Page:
Air quality, noise pollution, water quality, radiation, and more: in recent years, Waag’s Smart Citizen Lab has worked on a range of projects that make it possible for citizens to measure their surroundings and gather data. The method, called citizen sensing, gives citizens a more informed position in discussions about the quality of their living environment.
Recently, the Lab has worked on Mobility Urban Values (MUV), a three-year long European project about engaging citizens with sustainable urban mobility choices in their neighbourhood.
Based on our experience with the Smart Citizens Lab, we created a 10-step process on how to develop a full-stack citizen sensing project.
1. Identify and prioritize issues
This process may start very open, but will ideally lead to tangible, measurable issues within the community. Examples may include issues with traffic, pollution, noise, or other environmental factors. Using voting or discussion methods can help in this process.
2. Identify what, where, and when you want to measure
Is it possible to measure the community’s prioritised issue? To formulate an answer to this question and design your strategy, co-creative methods help to make sure that this is a collaborative effort within the community. Inspiration can be found on the Co-creation navigator and methodologies on citizen sensing are shared in the Making Sense Toolkit.
3. Identify what you want to do with the data
Options for what to do with the data may be multiple and often involve goals like educating citizens, raising awareness, inciting a behavioral change, or influencing governmental policies and decision-making. Involve relevant stakeholders during this step - research centers, environmental organizations, data experts - to help identify the possibilities and limits of follow-up actions.
4. Set up your network
Now it is time to buy or assemble and hand out sensors. They can be handed out to individual people and together form a network of citizen sensors. Collected data can be stored in a common place, or visualized online. Setting up a citizen sensing network requires an architectural understanding of the connections between the hardware, software and network itself. This step will almost always require help from outside specialists.
5. Order parts
When multiple sensors are put together, it is important to have an overview of the needs and special considerations for each sensor. Some sensors may require calibration more often or for a longer period than other sensors. Certain sensors may also require deliberate positioning (for example, placing a microphone in a certain direction, or making sure a sensor receives proper airflow).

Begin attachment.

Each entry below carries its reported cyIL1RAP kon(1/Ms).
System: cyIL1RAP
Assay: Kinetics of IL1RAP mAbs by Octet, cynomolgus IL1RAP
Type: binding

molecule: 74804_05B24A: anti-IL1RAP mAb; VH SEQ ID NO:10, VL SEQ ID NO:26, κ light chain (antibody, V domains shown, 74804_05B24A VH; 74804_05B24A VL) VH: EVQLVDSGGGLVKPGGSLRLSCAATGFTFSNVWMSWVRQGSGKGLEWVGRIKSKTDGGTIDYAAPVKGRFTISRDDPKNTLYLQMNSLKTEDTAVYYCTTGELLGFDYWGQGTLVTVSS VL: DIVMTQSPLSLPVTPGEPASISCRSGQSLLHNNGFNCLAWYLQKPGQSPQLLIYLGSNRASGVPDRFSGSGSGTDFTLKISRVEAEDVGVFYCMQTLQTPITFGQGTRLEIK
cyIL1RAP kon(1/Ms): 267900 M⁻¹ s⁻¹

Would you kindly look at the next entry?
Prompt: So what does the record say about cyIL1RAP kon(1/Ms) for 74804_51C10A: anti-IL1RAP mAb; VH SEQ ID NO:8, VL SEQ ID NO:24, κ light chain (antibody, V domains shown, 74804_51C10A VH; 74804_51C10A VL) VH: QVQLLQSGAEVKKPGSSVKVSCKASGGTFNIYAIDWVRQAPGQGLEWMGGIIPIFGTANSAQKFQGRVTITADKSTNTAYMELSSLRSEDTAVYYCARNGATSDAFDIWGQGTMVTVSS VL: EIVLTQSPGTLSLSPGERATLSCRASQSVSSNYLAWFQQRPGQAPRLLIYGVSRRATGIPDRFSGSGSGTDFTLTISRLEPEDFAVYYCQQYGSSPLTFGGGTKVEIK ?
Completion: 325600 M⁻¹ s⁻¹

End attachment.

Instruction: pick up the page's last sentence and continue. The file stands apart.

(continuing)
6. Build and calibrate
There are different levels of ‘building’ in citizen sensing projects. Some projects require designing and building sensors from scratch, while others only involve basic assemblage of existing parts. Because calibration requires some level of cooperation or coordination with an official measuring institute, this process can be an opportunity for community building and education.
7. Install and measure
Once calibrated, the sensors can be installed and you can start to measure! The amount of time you need for measuring depends on the phenomenon, and what types of insights the community aims to gather. With regard to air quality, a year is a good benchmark to get a general understanding of an area, covering all of the seasons and going through natural cycles of heat and humidity.
8. Understand the data
In order to understand the data, it is necessary to have a platform where the data can be checked and accessed. The platform also needs to provide context, so people can get an understanding of the meaning of the results. You can for example provide references for indications of which levels (PM, NO 2, noise, etc.) are normal and which are unsafe.
9. Share the data
It is important that the people involved are also able to share, explore, and define how the data affects and informs their livelihood. The collected data should therefore be open and shareable. In addition to sharing with the measuring community and stakeholders, you can also share the lessons with a wider public.
10. Taking action
In addition to sharing the data, it is also important to share the message behind it. Does the data clarify a problem or issue? Does it indicate that some sort of change is warranted? There are many ways in which action can take form in a citizen sensing project, from raising an informational campaign about behavioural change to protesting and lobbying officials to make a legislative change.
A more detailed version of the process regarding the MUV project can be found here: https://www.muv2020.eu/resources/.
If you are curious about the technical details of assembling a sensor kit, you can check out the Github page of MUV.
For more information about citizen sensing, and about how to build a community around your project, download the citizen sensing toolkit.